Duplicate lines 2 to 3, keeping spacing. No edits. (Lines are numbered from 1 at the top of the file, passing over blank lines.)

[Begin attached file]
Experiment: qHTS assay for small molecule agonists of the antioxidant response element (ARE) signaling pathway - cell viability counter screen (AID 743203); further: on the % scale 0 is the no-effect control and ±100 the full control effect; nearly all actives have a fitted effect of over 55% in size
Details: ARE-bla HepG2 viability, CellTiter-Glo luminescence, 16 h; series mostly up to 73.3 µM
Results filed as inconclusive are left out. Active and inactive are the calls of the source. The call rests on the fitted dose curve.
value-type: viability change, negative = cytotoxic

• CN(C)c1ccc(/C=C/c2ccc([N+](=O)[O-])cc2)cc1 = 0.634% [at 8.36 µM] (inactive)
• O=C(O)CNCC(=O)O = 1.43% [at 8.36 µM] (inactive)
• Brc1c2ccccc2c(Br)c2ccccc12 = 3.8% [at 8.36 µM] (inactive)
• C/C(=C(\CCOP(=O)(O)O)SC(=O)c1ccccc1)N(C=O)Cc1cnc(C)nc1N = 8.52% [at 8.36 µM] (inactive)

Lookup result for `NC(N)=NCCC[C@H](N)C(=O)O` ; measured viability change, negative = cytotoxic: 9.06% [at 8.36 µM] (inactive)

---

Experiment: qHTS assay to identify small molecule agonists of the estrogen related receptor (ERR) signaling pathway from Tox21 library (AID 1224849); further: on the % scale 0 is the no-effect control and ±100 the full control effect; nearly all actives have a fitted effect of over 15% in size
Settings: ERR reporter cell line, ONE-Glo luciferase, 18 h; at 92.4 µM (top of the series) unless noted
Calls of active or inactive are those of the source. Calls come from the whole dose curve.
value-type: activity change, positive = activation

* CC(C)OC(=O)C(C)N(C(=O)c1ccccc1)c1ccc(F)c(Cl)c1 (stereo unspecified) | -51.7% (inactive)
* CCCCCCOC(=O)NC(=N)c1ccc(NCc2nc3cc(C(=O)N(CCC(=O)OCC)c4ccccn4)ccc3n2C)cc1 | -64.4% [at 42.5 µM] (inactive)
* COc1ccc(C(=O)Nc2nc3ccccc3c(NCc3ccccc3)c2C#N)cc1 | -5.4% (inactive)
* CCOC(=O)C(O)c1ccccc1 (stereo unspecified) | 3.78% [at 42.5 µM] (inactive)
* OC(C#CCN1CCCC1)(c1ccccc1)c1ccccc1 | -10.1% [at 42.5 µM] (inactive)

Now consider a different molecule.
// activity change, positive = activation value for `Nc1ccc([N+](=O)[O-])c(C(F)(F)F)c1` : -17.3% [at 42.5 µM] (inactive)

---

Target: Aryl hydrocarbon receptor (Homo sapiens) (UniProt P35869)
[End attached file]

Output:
Details: ARE-bla HepG2 viability, CellTiter-Glo luminescence, 16 h; series mostly up to 73.3 µM
Results filed as inconclusive are left out. Active and inactive are the calls of the source. The call rests on the fitted dose curve.